HELP I Hate My Voice But I Don’t Know What to Do About ItApr 06, 2021
Why Your Voice Sounds Different in Your Head
“I hate my voice.”
If you’re somewhat normal, you’ve probably said these words: and maybe even out loud.
What you mean is that you hate the sound of your voice when you hear it played back on a recording device.
I’d venture that the average person doesn’t spend any time thinking about the acoustical differences between the “voice in their head” versus the “voice in the world.” Nor do we give any thought to how intrinsically our identity is tied to our recognition of our voice.
By this, I mean that we use our voices, and we understand them as “us” (self) - through no real filter. We quite literally hear our voices in our heads - the vibrations of your voice’s production (phonation) and then building up (resonance) on its way out of your head sounds and feels like ‘you’.
But you are operating in an echo chamber, quite frankly. You are experiencing your voice in a way that no one else will ever be able to. The vibrations moving through the various cavities in your throat and head, the way the sound shapes as it leaves your mouth - that is unique AND private to you. There is simply no way another human can experience this, just like no one can feel your feelings or feel your pain.
So when you hear your voice “out loud” - meaning after it’s left your body - played back on a device, it sounds utterly foreign. It is a different pitch, it has different qualities (you might say it’s “squeaky” or “mumbly” or any other of the ‘highly scientific’ adjectives used to describe voices), it is not you.
It’s that dissonance that sets people off and sends them down the “I hate my voice” road.
What Do Other People Hear?
Women are particularly (in my experience) judgemental about their voices. No doubt this is because it is an extension of their identities, and it’s something that snakes out into the world like a tentacle - touching, tasting, manipulating the world, but not in a way that many women recognize as skilled, valid, or (most importantly) under their control.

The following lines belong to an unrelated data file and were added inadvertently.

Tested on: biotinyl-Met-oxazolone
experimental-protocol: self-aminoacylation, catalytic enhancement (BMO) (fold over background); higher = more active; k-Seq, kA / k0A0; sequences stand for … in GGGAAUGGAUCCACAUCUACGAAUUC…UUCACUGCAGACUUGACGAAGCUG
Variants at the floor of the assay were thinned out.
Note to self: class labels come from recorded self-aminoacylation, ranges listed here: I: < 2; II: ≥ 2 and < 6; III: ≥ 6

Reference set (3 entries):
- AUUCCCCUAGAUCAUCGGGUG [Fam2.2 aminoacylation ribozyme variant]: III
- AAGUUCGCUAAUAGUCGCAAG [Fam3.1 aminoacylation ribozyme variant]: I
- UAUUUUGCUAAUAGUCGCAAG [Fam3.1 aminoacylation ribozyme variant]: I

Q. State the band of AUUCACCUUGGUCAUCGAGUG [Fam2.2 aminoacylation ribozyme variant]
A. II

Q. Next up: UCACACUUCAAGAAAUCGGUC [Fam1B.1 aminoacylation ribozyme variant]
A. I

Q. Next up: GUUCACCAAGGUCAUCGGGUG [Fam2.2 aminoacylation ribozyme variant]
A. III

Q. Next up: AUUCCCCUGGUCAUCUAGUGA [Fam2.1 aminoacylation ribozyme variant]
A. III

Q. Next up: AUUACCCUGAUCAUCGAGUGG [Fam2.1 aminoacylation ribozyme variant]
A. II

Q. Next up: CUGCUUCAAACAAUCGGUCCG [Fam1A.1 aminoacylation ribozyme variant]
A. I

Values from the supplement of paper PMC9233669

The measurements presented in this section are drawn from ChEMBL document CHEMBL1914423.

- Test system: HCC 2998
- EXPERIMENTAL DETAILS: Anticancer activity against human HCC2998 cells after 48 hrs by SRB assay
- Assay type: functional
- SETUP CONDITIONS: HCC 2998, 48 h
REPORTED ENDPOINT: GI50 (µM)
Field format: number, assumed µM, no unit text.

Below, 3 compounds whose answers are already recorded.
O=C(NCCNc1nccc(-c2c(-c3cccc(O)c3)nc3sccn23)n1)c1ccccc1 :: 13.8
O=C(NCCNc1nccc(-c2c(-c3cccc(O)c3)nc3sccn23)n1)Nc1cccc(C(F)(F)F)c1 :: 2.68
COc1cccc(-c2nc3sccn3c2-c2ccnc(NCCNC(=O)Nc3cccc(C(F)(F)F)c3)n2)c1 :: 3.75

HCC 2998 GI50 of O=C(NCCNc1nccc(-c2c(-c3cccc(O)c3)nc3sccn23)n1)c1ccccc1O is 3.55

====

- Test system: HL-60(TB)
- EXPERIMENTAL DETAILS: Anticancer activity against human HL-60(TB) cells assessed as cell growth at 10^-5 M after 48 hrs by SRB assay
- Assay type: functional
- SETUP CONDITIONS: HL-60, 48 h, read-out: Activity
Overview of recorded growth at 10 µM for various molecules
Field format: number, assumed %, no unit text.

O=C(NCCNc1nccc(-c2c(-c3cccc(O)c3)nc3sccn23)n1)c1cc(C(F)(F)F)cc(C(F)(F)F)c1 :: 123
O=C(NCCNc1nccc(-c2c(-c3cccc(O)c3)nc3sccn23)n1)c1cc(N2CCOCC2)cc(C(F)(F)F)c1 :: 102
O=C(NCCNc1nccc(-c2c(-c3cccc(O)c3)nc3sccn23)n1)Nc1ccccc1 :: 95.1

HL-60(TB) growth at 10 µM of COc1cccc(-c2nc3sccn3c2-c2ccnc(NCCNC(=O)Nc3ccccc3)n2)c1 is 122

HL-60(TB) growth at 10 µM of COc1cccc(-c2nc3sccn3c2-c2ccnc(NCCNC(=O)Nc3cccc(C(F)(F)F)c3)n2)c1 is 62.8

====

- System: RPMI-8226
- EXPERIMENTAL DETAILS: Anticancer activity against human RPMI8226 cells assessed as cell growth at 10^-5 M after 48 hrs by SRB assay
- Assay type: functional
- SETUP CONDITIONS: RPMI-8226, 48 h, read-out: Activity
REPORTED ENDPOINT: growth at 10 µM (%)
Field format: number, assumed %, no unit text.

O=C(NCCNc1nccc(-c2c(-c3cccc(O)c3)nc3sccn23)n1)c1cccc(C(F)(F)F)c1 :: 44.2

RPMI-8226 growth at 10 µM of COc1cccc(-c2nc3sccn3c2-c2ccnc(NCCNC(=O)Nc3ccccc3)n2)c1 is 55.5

In deciding that your (recorded) voice sounds “bad” (an arbitrary distinction), you are likely operating with little to no actual knowledge about how the voice works, how people experience your voice, and how voice can be manipulated to affect the audience way you desire. (I know, I know: you don’t desire to affect your audience - you don’t WANT an audience at all!!).
The weird dissonance experience of hearing your recorded voice can be deeply unsettling because you don’t recognize yourself - it’s alienating. But remember: this is the ONLY voice other people have EVER heard from you. It’s not weird: it’s YOU.
Perhaps you’ve heard of Exposure Therapy? It’s a psychological treatment that helps people confront their fears (things they avoid, have a reaction to, etc.) in a progressive way, leading to desensitization - and therefore, an ability to better manage the situation/fear. Your voice - and hearing it - needs some Exposure Therapy in order for you to start recognizing - and being comfortable with - this aspect of your being.